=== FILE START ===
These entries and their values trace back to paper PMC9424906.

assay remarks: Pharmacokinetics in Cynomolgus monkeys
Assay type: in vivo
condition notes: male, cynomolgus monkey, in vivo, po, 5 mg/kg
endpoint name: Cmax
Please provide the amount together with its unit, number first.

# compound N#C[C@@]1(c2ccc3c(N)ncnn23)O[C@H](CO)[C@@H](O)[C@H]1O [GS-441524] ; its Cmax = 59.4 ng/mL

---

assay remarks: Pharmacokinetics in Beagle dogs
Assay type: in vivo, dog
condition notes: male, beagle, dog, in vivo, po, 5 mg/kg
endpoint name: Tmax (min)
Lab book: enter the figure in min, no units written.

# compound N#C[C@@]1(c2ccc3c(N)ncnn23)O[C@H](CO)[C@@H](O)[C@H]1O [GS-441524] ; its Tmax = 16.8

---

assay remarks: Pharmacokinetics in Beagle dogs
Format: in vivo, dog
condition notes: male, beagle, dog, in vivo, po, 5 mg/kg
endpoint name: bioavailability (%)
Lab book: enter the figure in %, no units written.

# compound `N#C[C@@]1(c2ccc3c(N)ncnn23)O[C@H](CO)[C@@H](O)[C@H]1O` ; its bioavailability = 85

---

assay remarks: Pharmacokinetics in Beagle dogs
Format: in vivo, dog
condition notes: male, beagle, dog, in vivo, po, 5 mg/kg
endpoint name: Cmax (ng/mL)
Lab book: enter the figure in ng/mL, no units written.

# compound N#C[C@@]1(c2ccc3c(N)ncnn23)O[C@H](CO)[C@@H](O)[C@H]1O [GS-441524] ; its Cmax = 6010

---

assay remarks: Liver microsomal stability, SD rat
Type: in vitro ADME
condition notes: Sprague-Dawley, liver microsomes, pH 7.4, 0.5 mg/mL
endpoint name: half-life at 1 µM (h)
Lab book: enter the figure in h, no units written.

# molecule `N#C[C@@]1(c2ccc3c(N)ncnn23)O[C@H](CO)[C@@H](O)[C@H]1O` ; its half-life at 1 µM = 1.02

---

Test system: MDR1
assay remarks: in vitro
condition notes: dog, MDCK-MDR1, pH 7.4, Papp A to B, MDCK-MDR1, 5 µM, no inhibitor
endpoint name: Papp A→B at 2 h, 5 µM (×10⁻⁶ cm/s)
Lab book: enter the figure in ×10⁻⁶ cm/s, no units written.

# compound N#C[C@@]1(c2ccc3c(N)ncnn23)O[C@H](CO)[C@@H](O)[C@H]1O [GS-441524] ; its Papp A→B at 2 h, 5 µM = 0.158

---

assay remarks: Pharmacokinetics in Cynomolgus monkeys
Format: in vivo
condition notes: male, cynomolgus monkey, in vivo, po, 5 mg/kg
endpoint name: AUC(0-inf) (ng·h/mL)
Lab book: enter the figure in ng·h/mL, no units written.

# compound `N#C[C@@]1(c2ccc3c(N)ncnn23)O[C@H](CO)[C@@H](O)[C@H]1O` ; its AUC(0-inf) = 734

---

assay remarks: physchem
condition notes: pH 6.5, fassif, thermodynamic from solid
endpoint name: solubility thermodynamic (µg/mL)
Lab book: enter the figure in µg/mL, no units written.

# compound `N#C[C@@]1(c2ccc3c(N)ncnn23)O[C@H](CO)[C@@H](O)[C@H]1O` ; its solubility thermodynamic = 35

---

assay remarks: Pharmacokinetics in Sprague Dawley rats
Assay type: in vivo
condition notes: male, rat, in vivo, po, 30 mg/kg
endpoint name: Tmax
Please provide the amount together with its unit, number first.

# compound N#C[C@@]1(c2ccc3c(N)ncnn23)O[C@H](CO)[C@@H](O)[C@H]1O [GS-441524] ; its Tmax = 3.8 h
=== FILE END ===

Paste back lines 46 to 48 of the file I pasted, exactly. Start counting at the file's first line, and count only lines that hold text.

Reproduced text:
condition notes: male, cynomolgus monkey, in vivo, po, 5 mg/kg
endpoint name: AUC(0-inf) (ng·h/mL)
Lab book: enter the figure in ng·h/mL, no units written.